Git ‘er done. Tackle that to-do list. Finish the job.
What about the jobs that never end?
What about the work that keeps growing as you do it?
And where on earth did we get this idea that we have to finish everything every day anyway? That’s the big question my brain is pondering this morning. Because I know that this idea is sunk deep into my very bones, but I am not sure why or where it came from. All I know is that it is causing unnecessary stress and harm, and probably not just for me.
My first job after high school was working as a secretary in a patent and trademark law firm. After I’d temped there for a few weeks, they hired me, and within a few months I had several attorneys to myself as well as the whole firm bringing me work. I wanted to be a good worker, and I actually enjoyed the work, so I worked hard every day to clear that inbox. I was very quickly staying late, sometimes until 8 or 10 at night, just to clear the box and be able to say I was done. It took the office manager explicitly coming over and telling me that I wasn’t expected to clear the box, that it wasn’t my job to clear the box, before I started going home with work left undone.
Is this an autism thing? Or a cultural thing? I don’t know.
Looking at my life today, I do have this huge to-do list. I maintain it in Todoist, with many categories and priorities and tags to try and get a handle on it. It’s so big because I expect Todoist to relieve a lot of that “mental load” so many wifey articles talk about today. If something needs doing, I put it into the list so that it won’t be forgotten. Then I don’t worry so much about what I’m forgetting.
Instead, I worry about getting everything done every day. Nevermind that there aren’t enough hours in the day to do all the things that theoretically should be done every day. Exercise, cooking, housecleaning, gardening, studying, practicing music, schoolwork with each of the kids, working on church activities, writing…these are all things that are supposed to be done every day, and I’m pretty sure I just filled a couple of days there. And none of it will stay done. People get hungry every day, exercise is not a “once and done” thing, the kids will mess up the house and dirty the laundry. It’s not like an entry for “Send flowers to Christina” or “Buy this cool thing for David for a present,” where I do it and then it’s all gone. All of this stuff just keeps coming back. And if I’m supposed to do all of that repeating stuff every day, when do I get time for me, or for the once-and-dones?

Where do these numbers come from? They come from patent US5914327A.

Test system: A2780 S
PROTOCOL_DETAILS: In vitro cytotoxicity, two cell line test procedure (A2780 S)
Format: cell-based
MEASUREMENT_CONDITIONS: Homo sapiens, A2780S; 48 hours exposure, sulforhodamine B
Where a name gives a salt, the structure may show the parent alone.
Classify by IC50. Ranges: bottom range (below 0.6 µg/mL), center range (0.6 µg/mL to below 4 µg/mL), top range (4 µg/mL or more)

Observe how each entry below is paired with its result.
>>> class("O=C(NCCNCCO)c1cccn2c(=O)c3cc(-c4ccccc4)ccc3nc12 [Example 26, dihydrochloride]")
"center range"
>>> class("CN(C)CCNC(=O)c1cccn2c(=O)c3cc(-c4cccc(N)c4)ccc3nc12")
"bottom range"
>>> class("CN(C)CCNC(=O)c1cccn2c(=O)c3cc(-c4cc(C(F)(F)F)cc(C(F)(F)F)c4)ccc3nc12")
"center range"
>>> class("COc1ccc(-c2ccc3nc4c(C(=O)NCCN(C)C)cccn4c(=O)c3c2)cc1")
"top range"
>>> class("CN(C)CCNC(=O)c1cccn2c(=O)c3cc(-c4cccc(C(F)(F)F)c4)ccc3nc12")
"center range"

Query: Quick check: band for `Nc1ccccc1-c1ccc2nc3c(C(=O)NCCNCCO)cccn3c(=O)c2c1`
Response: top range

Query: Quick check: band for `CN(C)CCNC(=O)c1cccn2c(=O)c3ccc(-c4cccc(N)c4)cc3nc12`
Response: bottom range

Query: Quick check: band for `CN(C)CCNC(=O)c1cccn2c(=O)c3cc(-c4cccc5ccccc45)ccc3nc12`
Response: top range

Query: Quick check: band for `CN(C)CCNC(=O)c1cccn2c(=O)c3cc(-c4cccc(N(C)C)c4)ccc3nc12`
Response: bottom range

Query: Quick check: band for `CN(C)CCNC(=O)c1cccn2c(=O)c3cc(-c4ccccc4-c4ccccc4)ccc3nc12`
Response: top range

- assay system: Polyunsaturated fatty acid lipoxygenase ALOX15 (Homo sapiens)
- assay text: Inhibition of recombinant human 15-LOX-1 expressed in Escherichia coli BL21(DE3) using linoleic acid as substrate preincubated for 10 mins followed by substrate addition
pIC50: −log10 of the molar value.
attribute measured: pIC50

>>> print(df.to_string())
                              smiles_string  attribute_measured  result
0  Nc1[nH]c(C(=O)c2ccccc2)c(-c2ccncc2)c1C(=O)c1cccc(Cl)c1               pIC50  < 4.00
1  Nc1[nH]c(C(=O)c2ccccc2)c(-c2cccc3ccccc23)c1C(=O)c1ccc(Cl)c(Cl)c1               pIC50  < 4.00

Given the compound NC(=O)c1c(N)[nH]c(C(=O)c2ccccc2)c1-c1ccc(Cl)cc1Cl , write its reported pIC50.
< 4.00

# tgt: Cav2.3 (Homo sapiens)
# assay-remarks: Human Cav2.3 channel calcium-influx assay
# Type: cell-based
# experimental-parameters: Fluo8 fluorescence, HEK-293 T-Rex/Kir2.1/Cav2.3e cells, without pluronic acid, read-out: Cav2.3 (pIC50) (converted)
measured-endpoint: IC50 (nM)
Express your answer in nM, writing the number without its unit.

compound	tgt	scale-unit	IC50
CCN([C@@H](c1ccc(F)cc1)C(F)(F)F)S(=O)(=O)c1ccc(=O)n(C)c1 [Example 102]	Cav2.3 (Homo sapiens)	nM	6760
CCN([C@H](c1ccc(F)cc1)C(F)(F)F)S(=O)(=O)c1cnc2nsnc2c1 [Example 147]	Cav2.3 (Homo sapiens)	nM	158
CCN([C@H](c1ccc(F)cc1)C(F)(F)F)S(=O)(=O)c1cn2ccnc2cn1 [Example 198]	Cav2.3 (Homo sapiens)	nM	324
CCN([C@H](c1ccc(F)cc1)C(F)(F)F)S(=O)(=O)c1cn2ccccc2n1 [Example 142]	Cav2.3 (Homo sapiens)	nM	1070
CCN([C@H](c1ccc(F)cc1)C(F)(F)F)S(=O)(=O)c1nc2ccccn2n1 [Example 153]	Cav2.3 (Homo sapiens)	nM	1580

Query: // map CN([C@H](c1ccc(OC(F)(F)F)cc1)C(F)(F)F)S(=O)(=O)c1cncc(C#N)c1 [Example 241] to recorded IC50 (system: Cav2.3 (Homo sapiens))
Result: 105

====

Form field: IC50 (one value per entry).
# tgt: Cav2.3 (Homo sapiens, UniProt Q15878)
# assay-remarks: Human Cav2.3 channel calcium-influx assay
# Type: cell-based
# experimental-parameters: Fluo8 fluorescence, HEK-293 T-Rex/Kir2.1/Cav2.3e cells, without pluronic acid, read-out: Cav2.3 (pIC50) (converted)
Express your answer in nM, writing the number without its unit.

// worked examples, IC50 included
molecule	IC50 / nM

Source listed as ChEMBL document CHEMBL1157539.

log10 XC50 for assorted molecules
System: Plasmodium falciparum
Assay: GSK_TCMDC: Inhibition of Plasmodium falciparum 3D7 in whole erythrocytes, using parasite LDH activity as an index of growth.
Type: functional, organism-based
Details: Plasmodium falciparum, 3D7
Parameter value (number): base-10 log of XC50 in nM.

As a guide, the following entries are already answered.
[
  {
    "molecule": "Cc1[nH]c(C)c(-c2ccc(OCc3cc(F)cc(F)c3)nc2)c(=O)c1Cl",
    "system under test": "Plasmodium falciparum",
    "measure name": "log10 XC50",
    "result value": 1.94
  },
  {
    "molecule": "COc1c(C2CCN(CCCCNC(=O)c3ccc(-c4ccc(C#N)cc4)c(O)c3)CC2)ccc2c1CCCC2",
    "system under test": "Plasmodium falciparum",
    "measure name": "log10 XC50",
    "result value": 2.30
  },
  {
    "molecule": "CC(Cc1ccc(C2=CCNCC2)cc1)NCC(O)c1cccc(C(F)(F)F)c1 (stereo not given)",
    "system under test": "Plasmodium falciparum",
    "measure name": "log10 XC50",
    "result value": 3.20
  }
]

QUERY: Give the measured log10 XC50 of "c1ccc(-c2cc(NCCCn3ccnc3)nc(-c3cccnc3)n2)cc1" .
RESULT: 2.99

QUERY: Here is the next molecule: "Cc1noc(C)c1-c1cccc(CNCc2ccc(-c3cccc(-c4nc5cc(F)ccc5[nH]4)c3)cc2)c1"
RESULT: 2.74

Why do I keep measuring myself against impossible standards? What does it take to permanently shift my mind-set into “journey” mode instead of “project” mode, where it becomes okay to just keep swimming? I’m getting better at it. Having my head clear and my body energized with enough blood is helping everything these days. But I still catch those thoughts bubbling up, and that constant running narrative in the back of my head telling me it’s not enough, I’m not good enough, I don’t do enough.
And I think back to that first job, and I wonder what gave me that idea in the first place.